Florida Tech Physicist Awarded $550,000 NASA Grant to Better Predict Solar Radiation

By  //  January 4, 2020

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Physicist Ming Zhang Wins $550,000 Award

Florida Tech alumna Suni Williams (pictured), who holds the records for most spacewalks and most spacewalk time by a female astronaut, and other astronauts conducting extravehicular activities could benefit from research underway at Florida Tech to better predict when and where harmful doses of solar energetic particle radiation will occur. (Florida Tech image)

BREVARD COUNTY • MELBOURNE, FLORIDA – A Florida Tech physicist has been awarded a $550,000 NASA grant to try to solve one of astronomy’s most vexing and dangerous problems: predicting when and where harmful doses of solar energetic particle radiation will occur.

Whether from solar flares, solar wind, corona mass ejections or other phenomena, radiation from solar energy particles can affect astronauts working in space, spacecraft electronics, signals from GPS satellites and even commercial jetliners on polar routes.

Yet despite decades of observation and research and a grasp of many of the numerous “observables” that can cause these radiation bursts, scientists have developed models that can predict the timing and strength of the bursts only about half the time – not accurate enough to generate really useful forecasts.

The Early Stage Innovations grant from NASA will introduce a new discipline that could help move these efforts closer to useful reality: machine learning.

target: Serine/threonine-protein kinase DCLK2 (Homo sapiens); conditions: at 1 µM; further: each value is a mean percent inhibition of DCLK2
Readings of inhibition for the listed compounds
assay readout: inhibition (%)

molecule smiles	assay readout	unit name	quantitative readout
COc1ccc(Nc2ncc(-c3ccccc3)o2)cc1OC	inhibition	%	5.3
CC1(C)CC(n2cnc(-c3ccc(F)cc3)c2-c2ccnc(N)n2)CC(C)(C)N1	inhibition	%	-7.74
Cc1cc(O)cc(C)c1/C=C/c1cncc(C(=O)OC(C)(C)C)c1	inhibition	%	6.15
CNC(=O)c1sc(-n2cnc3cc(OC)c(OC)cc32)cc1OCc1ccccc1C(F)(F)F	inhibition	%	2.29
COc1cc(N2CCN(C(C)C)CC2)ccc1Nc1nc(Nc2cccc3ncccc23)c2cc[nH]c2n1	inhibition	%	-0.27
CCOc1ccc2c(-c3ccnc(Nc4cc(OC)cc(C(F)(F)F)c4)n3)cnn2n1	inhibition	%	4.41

Florida Tech physicist Ming Zhang will serve as principal investigator in the three-year research project, and he will partner with Philip Chan, a computer scientist at the university.

They will seek to predict solar energetic particle radiation timing and dosage using physics-guided machine learning algorithms developed with data from observables from the solar photosphere, corona and elsewhere.

Florida Tech physicist Ming Zhang will serve as principal investigator in the three-year research project, and he will partner with Philip Chan, a computer scientist at the university. (Florida Tech image)

“Machine learning may allow us to develop algorithms of using real-time observations to give us warnings ahead of time, and also to predict how strong the burst will be, and when it will begin, peak and disappear,” Zhang said.

Their work could have particular ramifications for human missions to the moon and travel in interplanetary space, which unlike the International Space Station and other low-Earth-orbit endeavors, would not benefit from radiation protection from the Earth’s magnetic field.

Florida Tech is one of 14 universities NASA announced in November that will receive funding to study an array of topics under the agency’s Space Technology Research Grants program.

“There are talented researchers outside of NASA, working at universities across the country, who are poised to help us look at challenging aspects of space exploration in new ways,” Walt Engelund, deputy associate administrator of programs within NASA’s Space Technology Mission Directorate in Washington, said in a statement.

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“With the help of these institutions and principal investigators, NASA will accelerate innovation for critical space technologies.”

Other universities awarded funding in addition to Florida Tech include Rensselaer Polytechnic, Purdue, Auburn and University of Michigan.

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